CMS Unveils Proposed Rule with Changes to Telehealth, Other Programs
Leslie Krigstein – VP, Congressional Affairs
|Mari Savickis – VP, Federal Affairs|
The Centers for Medicare and Medicaid Services (CMS) released a proposed rule on July 12 with changes to the Physician Fee Schedule and the Quality Payment Program (QPP). Traditionally, these rules have been separate, however, CMS has combined them this year.
This edition of the proposed rule includes some meaningful updates for CHIME members. On telehealth, CMS says they will be:
- “Paying clinicians for virtual check-ins – brief, non-face-to-face appointments via communications technology;
- Paying clinicians for evaluation of patient-submitted photos; and
- Expanding Medicare-covered telehealth services to include prolonged preventive services.”
The program also continues to attempt to embrace CMS’ “patients over paperwork” initiative by removing Medicare Incentive-based Payment System (MIPS) process-based quality measures that clinicians have said are low value or low priority, to focus on meaningful measures that have a greater impact on health outcomes.
CMS also has proposed to amend the MIPS “Promoting Interoperability” performance category to support greater EHR interoperability and patient access to their health information, as well as to align this performance category for clinicians with the proposed new Promoting Interoperability Program for hospitals.
The proposed rule also includes significant changes to evaluation and management (E/M) payment guidelines. CMS has proposed to reduce administrative burden and improve payment accuracy for E/M visits by blending payment rates for new and established patients for office/outpatient E/M level 2 through 5 visits and a series of add-on codes to reflect resources involved in furnishing primary care and non-procedural specialty generally recognized services. The proposed revision is the first since 1997.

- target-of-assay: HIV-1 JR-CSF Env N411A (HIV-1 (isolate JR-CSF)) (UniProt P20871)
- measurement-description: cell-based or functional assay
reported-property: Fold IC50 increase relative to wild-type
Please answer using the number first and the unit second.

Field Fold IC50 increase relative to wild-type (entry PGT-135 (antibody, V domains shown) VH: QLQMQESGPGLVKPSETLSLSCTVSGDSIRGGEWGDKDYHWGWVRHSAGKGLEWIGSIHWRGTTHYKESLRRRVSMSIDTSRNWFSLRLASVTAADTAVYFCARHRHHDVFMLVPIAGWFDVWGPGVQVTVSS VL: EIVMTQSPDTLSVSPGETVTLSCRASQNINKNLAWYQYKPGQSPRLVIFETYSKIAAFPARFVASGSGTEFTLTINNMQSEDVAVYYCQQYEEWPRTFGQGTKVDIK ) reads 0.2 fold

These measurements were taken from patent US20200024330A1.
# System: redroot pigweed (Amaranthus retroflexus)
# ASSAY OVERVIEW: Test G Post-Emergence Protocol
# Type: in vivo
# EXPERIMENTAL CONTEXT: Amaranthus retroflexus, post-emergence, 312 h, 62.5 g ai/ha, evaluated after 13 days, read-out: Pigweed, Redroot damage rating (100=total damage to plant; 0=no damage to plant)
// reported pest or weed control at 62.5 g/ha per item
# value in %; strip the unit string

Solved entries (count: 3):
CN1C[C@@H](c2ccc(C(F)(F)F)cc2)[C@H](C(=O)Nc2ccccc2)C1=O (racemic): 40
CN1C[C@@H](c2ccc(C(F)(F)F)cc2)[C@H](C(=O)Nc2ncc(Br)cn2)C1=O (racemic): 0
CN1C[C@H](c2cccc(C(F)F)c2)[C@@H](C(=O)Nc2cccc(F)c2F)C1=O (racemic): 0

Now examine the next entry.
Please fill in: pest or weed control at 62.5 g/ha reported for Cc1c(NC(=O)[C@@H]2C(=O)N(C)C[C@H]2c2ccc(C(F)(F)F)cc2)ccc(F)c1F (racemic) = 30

CHIME Public Policy Steering Committee Chair Liz Johnson, MS, RN-BC, and CIO, Acute Hospitals and Applied Clinical Informatics at Tenet Healthcare, praised some of the proposed changes in a statement.
“CMS is certainly heeding calls from the provider community to reduce administrative burdens,” she said. “We support efforts to reduce these burdens on clinicians, whether they were created by paper or electronic processes, and to give physicians more time to care for patients. We also applaud the discussion of expanded telehealth reimbursement, something that has been a priority for CIOs, and we commend efforts to incent use of PDMPs (Prescription Drug Monitoring Programs) as we seek ways to leverage technology in our ongoing efforts to combat the nation’s opioid crisis.”
CHIME’s public policy team is assessing the 1,473-page proposed rule and will provide a detailed synopsis for members soon. We also plan to work with the Public Policy Steering Committee and interested members to provide comments to CMS. Please email us at [email protected] if you would like to participate. The deadline for submitting comments is Sept. 10.
More Inside CHIME
- Opioid Task Force Building Off Foundation Established in First Half Year – Ed Kopetsky & Jim Turnbull
- News of Note – Candace Stuart